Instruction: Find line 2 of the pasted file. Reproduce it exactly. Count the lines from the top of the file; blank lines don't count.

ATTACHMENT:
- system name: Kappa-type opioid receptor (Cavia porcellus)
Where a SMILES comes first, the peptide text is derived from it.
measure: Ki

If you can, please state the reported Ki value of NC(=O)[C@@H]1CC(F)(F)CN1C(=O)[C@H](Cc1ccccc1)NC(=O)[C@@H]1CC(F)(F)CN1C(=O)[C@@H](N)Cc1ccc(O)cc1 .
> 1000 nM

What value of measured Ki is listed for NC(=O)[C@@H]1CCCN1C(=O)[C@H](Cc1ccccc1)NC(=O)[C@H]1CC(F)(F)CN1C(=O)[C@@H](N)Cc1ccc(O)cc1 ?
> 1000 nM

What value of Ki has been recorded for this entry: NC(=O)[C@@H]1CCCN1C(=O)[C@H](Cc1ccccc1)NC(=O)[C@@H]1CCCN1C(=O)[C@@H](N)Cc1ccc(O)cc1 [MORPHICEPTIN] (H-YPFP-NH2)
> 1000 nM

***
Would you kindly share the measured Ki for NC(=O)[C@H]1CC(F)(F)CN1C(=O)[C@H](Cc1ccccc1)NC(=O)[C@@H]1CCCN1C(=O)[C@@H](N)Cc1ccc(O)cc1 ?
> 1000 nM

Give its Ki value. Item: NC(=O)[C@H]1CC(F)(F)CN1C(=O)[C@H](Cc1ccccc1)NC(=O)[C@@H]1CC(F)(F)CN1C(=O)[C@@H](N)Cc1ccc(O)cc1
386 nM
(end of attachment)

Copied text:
Where a SMILES comes first, the peptide text is derived from it.